The truncated monsoon session of Parliament is scheduled to begin on September 14 and conclude on October 1. Note that the budget session had ended on March 23 and the monsoon session has been delayed much beyond its usual mid-July start. But now that the first Parliament session of the pandemic period is finally set to take place, the notification that it will take place without a question hour has raised eyebrows and some serious concerns, as this will reportedly be the first time in Parliament’s history that a regular session will take place without a question hour. In particular, oral or starred questions will not be allowed.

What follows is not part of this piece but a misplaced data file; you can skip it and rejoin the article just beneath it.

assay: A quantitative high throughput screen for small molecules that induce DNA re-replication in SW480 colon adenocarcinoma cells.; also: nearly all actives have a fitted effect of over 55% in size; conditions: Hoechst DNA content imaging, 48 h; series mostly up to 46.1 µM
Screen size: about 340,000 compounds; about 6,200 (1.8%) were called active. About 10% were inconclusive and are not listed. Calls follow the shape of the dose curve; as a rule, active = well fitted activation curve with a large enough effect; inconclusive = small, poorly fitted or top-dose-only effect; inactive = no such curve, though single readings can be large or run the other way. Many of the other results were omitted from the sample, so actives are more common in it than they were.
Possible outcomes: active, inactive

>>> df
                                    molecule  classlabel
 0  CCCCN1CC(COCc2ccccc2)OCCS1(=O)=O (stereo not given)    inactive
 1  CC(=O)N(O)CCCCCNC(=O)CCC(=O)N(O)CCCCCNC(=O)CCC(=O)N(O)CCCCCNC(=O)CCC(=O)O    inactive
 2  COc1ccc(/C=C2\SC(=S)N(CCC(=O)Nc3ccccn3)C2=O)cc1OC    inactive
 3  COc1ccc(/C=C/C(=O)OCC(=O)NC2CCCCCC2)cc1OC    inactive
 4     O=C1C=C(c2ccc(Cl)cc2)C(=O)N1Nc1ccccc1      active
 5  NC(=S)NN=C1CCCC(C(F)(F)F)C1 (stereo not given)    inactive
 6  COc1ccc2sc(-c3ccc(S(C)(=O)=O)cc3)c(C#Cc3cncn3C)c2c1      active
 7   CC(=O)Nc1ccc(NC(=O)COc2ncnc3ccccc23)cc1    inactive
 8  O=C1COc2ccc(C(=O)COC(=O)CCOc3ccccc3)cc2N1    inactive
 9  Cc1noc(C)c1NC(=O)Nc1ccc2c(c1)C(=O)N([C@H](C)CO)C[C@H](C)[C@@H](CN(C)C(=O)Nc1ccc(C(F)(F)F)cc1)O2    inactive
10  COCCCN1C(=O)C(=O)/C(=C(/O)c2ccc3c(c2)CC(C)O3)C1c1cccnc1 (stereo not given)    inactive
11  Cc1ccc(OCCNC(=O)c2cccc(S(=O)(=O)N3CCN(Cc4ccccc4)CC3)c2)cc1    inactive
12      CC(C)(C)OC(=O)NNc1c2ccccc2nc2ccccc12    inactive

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Framing some of the strongest sentiment in opposition ranks on the issue, DMK Lok Sabha MP Kanimozhi tweeted, “BJP government’s decision to suspend the question hour for an entire session conveys just one message – even elected representatives have no right to question the government.” Government’s defence is that various changes in the conduct of the session have been necessitated by the pandemic that continues to surge across India. But from the nation’s economy and its security to issues of vital importance to a region or state, it is true that the question hour is when elected members get to exercise their individual right to make the government accountable. The world is finding innovative solutions to continue the most important works through the pandemic; Indian Parliament should also do the same.